Who are our Wilson Ancestors?

by Glenn N. Holliman

"The more I know of my maternal ancestors, the more I realize they moved the frontier forward before the American Revolutionary War.  They fought the Native Americans, the French, Tories, the British twice and then in the Civil War, their neighbors.  They were one feisty bunch! - GNH

Below the writer in Boone, 
North Carolina on the beautiful campus of Appalachia State University
Five years ago, I began writing this blog on my maternal ancestors.  My mother, Geraldine Stansbery Holliman Feick, died this past July 12, 2015. Before she slipped into dementia, she and I, along with my two sisters and a nephew were able to make a trip to Damascus, Virginia, Bristol, Tennessee and Sutherland, North Carolina to visit ancestral sites.  Later my son and grand daughter made the trip to Sutherland.
As a child, my mother had told me of her grandmother, Frances Wilson Osborne, walking behind her father in his Ashe County, NC corn field during the Civil War.  It was a chilling tale of a young 13 year old girl, born 1851, who witnessed her father, Isaac Wilson (1822-1864) shot in the back from ambush by neighboring Union sympathizing bushwhackers.

Decades later, I found the story on the Internet and in the book Neighbor to Neighbor, largely written by Frankie's brother, The Rev. William Albert Wilson (1861-1950).  About Uncle Will and Great Grandmother Frankie, I have written many times in this space, and I hope to do so more in the future.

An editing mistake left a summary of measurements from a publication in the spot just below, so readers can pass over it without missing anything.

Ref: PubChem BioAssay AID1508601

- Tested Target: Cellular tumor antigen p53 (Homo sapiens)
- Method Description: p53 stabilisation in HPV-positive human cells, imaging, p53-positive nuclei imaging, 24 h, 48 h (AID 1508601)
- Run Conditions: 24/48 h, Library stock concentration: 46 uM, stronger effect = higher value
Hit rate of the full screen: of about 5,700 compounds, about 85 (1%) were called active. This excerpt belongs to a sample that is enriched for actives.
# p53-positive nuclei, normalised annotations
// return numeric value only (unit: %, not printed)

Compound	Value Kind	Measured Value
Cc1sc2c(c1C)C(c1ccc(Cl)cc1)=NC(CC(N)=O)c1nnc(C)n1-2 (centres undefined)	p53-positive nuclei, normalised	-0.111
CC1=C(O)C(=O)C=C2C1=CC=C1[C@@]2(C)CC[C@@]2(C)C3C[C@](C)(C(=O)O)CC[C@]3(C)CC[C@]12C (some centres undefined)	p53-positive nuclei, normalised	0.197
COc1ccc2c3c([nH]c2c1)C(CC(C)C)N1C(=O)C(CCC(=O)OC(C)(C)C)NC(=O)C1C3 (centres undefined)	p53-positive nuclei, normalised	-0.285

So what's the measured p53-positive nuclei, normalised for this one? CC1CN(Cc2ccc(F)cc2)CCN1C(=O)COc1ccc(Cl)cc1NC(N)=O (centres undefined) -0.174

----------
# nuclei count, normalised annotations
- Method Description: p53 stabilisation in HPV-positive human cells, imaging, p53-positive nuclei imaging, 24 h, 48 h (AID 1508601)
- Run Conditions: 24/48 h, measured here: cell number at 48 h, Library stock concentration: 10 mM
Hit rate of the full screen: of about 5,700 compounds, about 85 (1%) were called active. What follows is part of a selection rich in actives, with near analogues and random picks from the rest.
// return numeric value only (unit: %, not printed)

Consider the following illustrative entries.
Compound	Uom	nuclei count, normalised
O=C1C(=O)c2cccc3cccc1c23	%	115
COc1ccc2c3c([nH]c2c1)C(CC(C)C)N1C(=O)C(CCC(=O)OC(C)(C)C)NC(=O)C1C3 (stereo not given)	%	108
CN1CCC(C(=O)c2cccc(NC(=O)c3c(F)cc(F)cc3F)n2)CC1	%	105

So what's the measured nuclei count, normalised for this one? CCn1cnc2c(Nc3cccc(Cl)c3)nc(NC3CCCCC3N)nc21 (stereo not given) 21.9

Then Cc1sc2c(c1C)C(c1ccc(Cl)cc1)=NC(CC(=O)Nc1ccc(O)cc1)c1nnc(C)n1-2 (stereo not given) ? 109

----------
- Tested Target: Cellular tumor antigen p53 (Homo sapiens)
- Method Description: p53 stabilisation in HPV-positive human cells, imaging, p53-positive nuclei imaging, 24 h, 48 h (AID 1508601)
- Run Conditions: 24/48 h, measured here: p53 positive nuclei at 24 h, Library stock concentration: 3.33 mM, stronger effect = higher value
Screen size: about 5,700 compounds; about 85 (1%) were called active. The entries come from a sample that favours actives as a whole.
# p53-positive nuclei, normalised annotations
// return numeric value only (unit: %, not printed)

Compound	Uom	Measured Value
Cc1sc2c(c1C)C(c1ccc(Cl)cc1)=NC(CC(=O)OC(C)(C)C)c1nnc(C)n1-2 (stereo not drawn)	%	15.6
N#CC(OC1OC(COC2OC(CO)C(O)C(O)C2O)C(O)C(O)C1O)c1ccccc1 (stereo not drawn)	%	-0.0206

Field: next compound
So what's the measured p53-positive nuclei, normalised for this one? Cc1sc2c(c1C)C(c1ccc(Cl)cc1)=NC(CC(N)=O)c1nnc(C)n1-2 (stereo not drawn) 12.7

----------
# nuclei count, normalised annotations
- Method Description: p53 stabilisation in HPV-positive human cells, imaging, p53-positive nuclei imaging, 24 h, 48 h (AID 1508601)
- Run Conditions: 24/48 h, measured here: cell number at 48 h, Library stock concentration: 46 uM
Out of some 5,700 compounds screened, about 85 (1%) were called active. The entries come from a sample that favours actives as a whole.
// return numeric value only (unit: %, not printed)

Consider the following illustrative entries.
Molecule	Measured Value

But for now, I wanted to share more information on our Wilson line.  July 1, 2010 on this blog site, I wrote what I knew at the time of Isaac Wilson and his lineage; that is to say very little about his own grandfather and line before the middle 1700s.   (One can go to the Blog Archive, bottom left column, to retrieve the 2010 article.)

Several years ago, I did visit the Appalachian State University archives to research the Wilson line.  Here are my findings, basically 'raw data', inconclusive but intriguing.  Perhaps this will encourage someone reading these words to dig deeper and help connect the dots.

First a snip-it from Ancestry.com on my Wilson very great grandparents.  Isaac's father, Hiram, appears in Neighbor to Neighbor, a grandparent to my great grandmother, Frankie, who greatly assisted his daughter-in-law Caroline Greer Wilson, when her husband was murdered.

According to my great grandmother's notes, Hiram's father was John Wilson (1749-1812) and his father was Charles Wilson (1733-1781) who died of wounds after the Battle of Guildford Courthouse.  The dates of  Charles and John's births are a bit suspicious but could be accurate.

But what do we know of their lives?  The data below might help.

In the ASU Center for Appalachian Studies is a volume, the Marriages of Rowan County, NC, 1753-1868, compiled by Brent H. Holcomb, Genealogical Publishing Co., Baltimore, 1981. I found: 

 -P. 144, John Wilson, bondsman for Frost, John and Rebecca Boon 23 Aug 1793.
- P. 271, John Wilson, bondsman for Mealy, John and Mary Linn, 20 March 1797.